The Georgia Court of Appeals revived a personal injury lawsuit against Snapchat, ruling the instant messaging service—whose “speed filter” feature is blamed for causing a serious wreck—is not immune from litigation under the federal Communications Decency Act.
Snapchat was sued after a 2015 incident in which an 18-year-old was reportedly using the speed filter to record herself going more than 100 mph in her father’s Mercedes when she slammed into another vehicle, severely injuring the driver, Wentworth Maynard.
Maynard and his wife sued California-based Snapchat for negligence and loss of consortium in Spalding County State Court.
Judge Josh Thacker granted Snapchat’s motion to dismiss in 2016, ruling the CDA’s protection of online publishers of third-party content immunized it from liability linked to the speed filter, a stylized speedometer superimposed on a picture of the user showing their speed.
The speed filter has been cited in other cases in which drivers wrecked or were stopped for speeding.
Among its provisions, the CDA states that no provider “of an interactive computer service shall be treated as the publisher or speaker of any information provided by another information content provider.”
Thacker ruled that Snapchat was a ”publisher” under the CDA and was not liable for content created by third parties.
But Georgia Court of Appeals Judge William Ray II, writing with the concurrence of Presiding Judge Christopher McFadden and Judge Brian Rickman, said Snapchat is not shielded.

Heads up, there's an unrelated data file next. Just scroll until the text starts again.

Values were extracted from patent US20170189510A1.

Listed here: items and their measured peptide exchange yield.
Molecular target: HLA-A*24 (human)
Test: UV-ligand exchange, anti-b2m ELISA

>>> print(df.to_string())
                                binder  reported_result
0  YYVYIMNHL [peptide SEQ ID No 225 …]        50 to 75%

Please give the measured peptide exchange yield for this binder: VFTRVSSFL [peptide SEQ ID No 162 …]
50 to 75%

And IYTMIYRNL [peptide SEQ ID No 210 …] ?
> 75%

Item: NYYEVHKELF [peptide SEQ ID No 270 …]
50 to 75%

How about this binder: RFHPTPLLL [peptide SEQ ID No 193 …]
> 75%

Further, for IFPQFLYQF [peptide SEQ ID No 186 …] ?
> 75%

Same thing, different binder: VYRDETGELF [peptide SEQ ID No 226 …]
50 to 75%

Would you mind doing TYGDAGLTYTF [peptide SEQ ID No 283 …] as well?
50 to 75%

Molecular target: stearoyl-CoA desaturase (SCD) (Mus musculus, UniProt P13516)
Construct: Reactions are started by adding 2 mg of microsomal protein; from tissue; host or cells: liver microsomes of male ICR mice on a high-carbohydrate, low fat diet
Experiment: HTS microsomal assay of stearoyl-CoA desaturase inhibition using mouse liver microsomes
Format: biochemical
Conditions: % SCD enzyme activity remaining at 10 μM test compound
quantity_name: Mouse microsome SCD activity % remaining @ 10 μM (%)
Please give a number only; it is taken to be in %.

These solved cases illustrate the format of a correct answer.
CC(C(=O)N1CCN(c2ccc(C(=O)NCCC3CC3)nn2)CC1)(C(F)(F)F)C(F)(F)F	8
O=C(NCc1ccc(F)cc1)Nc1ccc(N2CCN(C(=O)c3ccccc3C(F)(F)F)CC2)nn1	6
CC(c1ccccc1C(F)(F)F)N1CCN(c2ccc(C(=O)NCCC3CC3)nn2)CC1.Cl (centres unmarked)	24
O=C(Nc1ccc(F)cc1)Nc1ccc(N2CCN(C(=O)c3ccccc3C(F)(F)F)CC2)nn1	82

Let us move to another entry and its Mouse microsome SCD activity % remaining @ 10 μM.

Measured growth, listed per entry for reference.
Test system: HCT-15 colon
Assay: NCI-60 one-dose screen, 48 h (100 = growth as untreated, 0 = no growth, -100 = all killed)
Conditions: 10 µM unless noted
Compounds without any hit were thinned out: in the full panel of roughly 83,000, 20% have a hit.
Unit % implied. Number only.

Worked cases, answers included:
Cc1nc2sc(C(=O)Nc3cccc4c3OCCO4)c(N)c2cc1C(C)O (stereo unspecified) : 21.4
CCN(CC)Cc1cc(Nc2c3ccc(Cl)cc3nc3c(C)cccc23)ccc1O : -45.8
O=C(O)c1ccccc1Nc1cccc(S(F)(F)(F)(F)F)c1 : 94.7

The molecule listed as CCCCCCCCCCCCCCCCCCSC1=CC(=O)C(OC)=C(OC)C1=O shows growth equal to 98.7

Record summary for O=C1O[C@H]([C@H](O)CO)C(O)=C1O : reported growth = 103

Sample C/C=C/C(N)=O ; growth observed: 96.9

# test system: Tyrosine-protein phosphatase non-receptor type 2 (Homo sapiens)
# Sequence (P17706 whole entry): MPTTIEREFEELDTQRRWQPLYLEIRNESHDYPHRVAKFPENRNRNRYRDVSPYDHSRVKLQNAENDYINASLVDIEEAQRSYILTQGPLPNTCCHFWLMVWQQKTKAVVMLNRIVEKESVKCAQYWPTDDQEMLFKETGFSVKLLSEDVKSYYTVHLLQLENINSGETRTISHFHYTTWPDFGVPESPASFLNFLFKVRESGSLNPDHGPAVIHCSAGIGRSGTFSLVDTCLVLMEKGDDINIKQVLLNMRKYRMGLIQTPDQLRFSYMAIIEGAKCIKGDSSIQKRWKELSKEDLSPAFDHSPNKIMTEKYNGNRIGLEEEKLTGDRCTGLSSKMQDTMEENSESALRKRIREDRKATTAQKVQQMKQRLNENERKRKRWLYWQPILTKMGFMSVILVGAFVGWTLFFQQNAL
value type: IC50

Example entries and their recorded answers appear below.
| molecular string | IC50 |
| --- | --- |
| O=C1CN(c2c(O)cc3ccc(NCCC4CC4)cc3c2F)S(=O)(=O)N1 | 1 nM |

The CDA’s “grant of immunity applies only if the interactive computer service provider is not also an ‘information content provider,’ which is defined as someone who is ‘responsible, in whole or part, for the creation or development of’ the offending content,” Ray wrote.
Snapchat cited two federal cases in arguing it was shielded. One involved a suit accusing Backpage.com of publishing advertisements linked to sex trafficking, and another sought to hold Yahoo accountable for failing to remove offensive information a woman’s ex-boyfriend posted online.
In both cases, the service providers were deemed immune because they did not create the offending content.
But the Snapchat case is different, wrote Ray, because the Maynards’ lawsuit “does not seek to hold Snapchat liable as a speaker or publisher of a third party user’s content. Rather, they argue that their complaint seeks to hold Snapchat liable for the negligent creation, design and maintenance of the Speed Filter that encourages excessive speeding, not for the posts themselves.”
“Accordingly, we hold that CDA immunity does not apply because there was no third-party user content published,” he wrote.
The Maynards were represented on appeal by a team of lawyers including, Michael Neff, Darryl Adams and Timothy Peagler of the Law Offices of Michael L. Neff; Michael Terry, Naveen Ramachandrappa and Amanda Bersinger of Bondurant Mixson & Elmore; and Jack Hawkins of Weinberg Wheeler Hudgins Gunn & Dial.
In an email, Terry said the “plaintiffs appreciate the Court of Appeals’ carefully reasoned opinion and are glad that Wentworth and Karen Maynard will get their day in court.”